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Recreational Boaters Can Join ABYC
Individual Membership - $185 annual dues

Membership benefits include:

24-hour online access to the Standards, including technical help via phone and email
Bi-annual ABYC magagzine, the Reference Point
Opportunity to participate in technical committees to shape the way Standards are written
Discounts on all classes and certifications
Online education discounts
Free resume posting on the Marine Industry Career Network
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It used to be less expensive, so either no recreational boaters are joining or a whole bunch are. I was seriously thinking of joining when I was rewiring my boat, but I found most of the relevant section for free on line. Some caution in that the language is not necessarily user friendly.
The free factor is a libertarian argument. While you could argue that it should be a Government function paid by taxes, non boaters could object that that are paying for nothing. In the absence of Gov regulation there is a private organization filling the role. How will they be funded except by participant fees?
Not taking sides, it is the world we live in. I spent hours on line, bought several books, got advice from forums and suppliers. In the long run, I suspect that $185 would have saved me money, but I never accurately account for boat expenses, because I really do not want to know.
 

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https://abycinc.org/mpage/becomeamember
Recreational Boaters Can Join ABYC
Individual Membership - $185 annual dues
Thank you. I see there are separate sites for industry and recreational members now.

It used to be less expensive, so either no recreational boaters are joining or a whole bunch are. I was seriously thinking of joining when I was rewiring my boat, but I found most of the relevant section for free on line.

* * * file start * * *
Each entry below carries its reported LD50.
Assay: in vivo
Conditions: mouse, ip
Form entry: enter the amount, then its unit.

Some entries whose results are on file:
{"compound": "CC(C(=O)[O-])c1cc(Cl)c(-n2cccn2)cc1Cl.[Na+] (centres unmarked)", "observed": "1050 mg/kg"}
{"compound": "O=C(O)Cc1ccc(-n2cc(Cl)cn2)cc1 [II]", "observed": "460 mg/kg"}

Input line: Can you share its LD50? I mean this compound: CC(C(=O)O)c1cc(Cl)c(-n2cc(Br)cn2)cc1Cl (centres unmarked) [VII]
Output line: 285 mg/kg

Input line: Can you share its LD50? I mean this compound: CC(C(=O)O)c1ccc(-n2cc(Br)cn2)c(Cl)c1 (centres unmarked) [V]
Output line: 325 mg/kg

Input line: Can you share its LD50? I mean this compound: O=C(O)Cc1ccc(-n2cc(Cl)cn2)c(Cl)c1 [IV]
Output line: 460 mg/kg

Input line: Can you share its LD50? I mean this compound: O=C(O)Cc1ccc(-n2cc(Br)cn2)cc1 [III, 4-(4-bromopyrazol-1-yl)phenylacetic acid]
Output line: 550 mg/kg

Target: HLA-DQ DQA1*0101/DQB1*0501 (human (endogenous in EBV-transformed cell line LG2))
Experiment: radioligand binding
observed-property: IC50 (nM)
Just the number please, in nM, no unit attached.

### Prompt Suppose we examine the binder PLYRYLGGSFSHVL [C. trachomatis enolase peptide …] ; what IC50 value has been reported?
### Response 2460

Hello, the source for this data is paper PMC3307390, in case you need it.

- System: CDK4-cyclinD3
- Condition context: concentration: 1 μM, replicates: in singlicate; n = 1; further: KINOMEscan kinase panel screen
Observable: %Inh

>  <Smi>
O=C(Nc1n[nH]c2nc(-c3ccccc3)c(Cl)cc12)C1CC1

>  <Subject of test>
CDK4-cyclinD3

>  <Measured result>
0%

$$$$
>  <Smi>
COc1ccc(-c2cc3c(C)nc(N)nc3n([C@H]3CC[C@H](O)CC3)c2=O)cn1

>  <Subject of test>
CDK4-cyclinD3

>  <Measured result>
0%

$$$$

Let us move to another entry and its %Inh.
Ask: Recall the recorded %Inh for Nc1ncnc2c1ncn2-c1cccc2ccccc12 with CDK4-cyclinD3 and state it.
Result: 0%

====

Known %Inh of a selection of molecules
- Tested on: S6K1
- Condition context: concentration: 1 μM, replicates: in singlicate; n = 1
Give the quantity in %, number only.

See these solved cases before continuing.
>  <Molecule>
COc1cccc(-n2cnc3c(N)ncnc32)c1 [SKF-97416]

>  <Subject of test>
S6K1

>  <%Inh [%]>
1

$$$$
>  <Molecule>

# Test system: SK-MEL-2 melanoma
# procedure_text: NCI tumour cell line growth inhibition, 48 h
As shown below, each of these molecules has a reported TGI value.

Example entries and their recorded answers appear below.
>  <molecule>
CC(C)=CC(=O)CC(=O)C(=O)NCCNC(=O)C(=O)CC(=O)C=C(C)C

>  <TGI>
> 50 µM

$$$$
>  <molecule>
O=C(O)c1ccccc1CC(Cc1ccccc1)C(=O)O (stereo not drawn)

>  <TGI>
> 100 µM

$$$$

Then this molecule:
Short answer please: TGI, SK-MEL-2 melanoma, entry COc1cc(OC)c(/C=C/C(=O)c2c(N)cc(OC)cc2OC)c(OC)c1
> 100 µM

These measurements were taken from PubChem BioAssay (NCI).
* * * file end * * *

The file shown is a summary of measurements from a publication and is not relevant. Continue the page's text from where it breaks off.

I agree the price point is too high to create volume. I would love to know what fraction of boaters go for it, say compared to BoatUS membership. When I can buy a $50 text book, is there sufficient excess value to join? I bet $50/yr could be attractive, particularly access to the help desk, which might be limited to a certain number of calls. Then again, they'd need to attract 3x the members to break even. I bet it could easily be done, just like BoatUS attracts members for a cause. This could be a cause folks would support at the right price point.

In the absence of Gov regulation there is a private organization filling the role. How will they be funded except by participant fees?
The same way the American Heart Association funds their research. They charge for classes and certifications, but rely on fund raising and sponsorships for the rest. Marinas, manufacturers, insurance companies, etc, etc, would all have a vested interest in boaters doing things more safely. There would arguable be a return on their investment. I'm absolutely certain the model could be funded without pounding the recreational user. Imagine if AHA said they finished a study on exercise or certain foods, but if you're interested you had to send them $185. They just tell everyone what they learned.

In the end, it seems ABYC is focused on the trades, who get membership value by distinguishing themselves from non-certified competitors. That's a good model too. I think that focus is somehow keeping them from making full use of the good they could do, with the tax exempt advantage they receive.
 
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